Raw and impassioned: writing multilingual poetry in an Oxford school
Shortly before the students of Oxford Spires Academy in East Oxford broke up for their Christmas holidays, the renowned Iraqi poet, Adnan al-Sayegh, paid them a visit. As part of Strand 6 (Prismatic Translation) of the ongoing Creative Multilingualism research project, two groups of students were given poetry workshops by al-Sayegh, who left Iraq in 1993, following a regime crackdown on artistic dissent and who now lives in the UK. While the first group (aged between 9 and 14) were predominantly Arabic-speaking students from Syria, Sudan and Algeria, the second (aged between 16-18) was more varied, and contained a large contingent for whom Arabic was either not their first language, or whose written and spoken Arabic were minimal.
Al-Sayegh opened the workshops with the grand declaration that poetry can talk about anything, but when the students of the younger group had a go at composing their own poems, a few themes rapidly emerged. Given the particular backgrounds of the students assembled for the workshop, it was probably suspected that the composition exercise would naturally develop into one of recollection and reminiscence, but perhaps the emotional and philosophical intensity of what followed was not expected. I arrived at Oxford Spires expecting a fun communally creative experience, but for the younger group, the session quickly became an outpouring of anger and disappointment.
As one who has seen the immense reluctance, indeed inability, of my friends (and myself) to be creative when it was demanded of us in a school literature class, it was striking just how easily and quickly the students produced their poems and how powerful many of them were. Their poetic creations often related personal experiences of terror, violence, refugeehood and rejection, and even in the poems where personal experience was absent, the inner uncertainty of the student poets was conveyed through their meandering and somewhat surreal style. For the students participating, it seemed that poetic composition was synonymous with the recollection and recording of emotional experiences, or the general evocation of emotional intensity. While the youthful bravado of many of the participants appeared to bolster them when reciting their sometimes angry, sometimes mournful poems of reminiscence, the poetic reliving of the past was a bit too much for a few of them, who left the room crying.
When asked to think of their favourite words, they required even less thinking time, and two words immediately emerged: دجاج (djaj) meaning ‘chicken’ and أم (um) meaning ‘mother’. While the former might have merely betrayed the hunger of some of the more boisterous male participants, the second was more revealing. While أم literally means ‘mother’, when asked to explain their choice, many of the children referred to ideas of community and homeland (rendered in Arabic by the closely related word أمة or ummah). In the students’ minds, أم was associated with home, family, structure, order, and, of course, food. The difficulty posed by translating أم into English frustrated both the students and the attending researchers, but perhaps it confirmed just how hard it is to transpose certain ideas from one linguistic and cultural realm to another.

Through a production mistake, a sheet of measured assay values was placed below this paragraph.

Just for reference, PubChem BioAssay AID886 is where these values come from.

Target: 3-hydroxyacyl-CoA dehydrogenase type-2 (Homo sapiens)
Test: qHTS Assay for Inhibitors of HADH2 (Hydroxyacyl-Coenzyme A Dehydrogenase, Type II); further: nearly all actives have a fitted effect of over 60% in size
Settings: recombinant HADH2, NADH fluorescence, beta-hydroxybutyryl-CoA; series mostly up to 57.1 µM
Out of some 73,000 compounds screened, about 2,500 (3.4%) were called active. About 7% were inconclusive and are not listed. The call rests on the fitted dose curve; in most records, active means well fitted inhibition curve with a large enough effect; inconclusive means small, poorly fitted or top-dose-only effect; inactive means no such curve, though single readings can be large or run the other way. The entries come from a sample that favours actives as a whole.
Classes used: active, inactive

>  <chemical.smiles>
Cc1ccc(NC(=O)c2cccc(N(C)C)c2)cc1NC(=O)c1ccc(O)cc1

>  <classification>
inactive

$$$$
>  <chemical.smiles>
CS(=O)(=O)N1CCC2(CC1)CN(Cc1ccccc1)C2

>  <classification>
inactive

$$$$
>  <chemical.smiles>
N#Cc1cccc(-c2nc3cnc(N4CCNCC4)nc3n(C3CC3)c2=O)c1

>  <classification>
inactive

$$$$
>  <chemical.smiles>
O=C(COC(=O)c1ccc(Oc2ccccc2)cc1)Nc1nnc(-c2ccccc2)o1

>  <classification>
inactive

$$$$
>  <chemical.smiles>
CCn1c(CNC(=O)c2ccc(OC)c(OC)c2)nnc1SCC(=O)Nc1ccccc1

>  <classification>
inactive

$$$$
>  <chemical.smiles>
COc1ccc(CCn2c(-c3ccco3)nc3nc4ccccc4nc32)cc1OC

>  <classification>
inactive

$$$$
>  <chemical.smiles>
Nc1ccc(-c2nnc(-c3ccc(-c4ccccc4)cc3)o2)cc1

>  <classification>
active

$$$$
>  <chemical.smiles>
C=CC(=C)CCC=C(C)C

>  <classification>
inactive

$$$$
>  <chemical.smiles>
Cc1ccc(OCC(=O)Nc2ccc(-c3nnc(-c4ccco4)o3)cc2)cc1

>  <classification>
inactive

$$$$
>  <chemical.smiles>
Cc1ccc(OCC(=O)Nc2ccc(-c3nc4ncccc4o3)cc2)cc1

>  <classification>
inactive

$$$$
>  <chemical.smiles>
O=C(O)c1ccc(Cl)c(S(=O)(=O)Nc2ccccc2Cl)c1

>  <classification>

In the older group, the tone of the poetry produced was more varied and less war-focused. Although some of the results were expectedly adolescent in content - discussion of insecurity, parents, violence, the feelings of societal limitation etc. - it was often conveyed in excitingly lyrical, effective and thoughtful language. There were, of course, poems which dealt with the Middle East, and some showed considerable artistry and subtlety in their composition. One such poem was an emotive address to a personified Eid, the festival marking the end of Ramadan, where the joyous occasion was placed in stark contrast to the grotesque reality of the time at which it is being celebrated.
For much for the second session, I was working with a Syrian Kurd who could neither speak English nor write Arabic. With him dealing very well with my stilted classical Arabic, we managed to compose a poetic response to his experiences coming to Oxford from Syria. It ended in a mournful cry for an end to war and for the rebirth of Syria and the jasmine flower with which he associated it. A girl sitting nearby was struggling with a different linguistic challenge, for as a young Algerian girl born in Marseille, her vocabulary was half-French, half Algerian Arabic often with little overlap. Indeed, it seemed that the creative process was particularly rewarding for those who had to overcome the linguistic challenge of an incomplete grasp of the language they were using, and often the resulting poems were especially compelling.
This second group was as passionate as the first group when it came to reciting their compositions, and critiquing those of the other students. While it might be excessive to describe the experience as therapeutic, it certainly felt like it may have been a cathartic one for many of the students, most of whose poetic creations were raw and impassioned. It was a remarkable morning at which I felt very privileged to be present.
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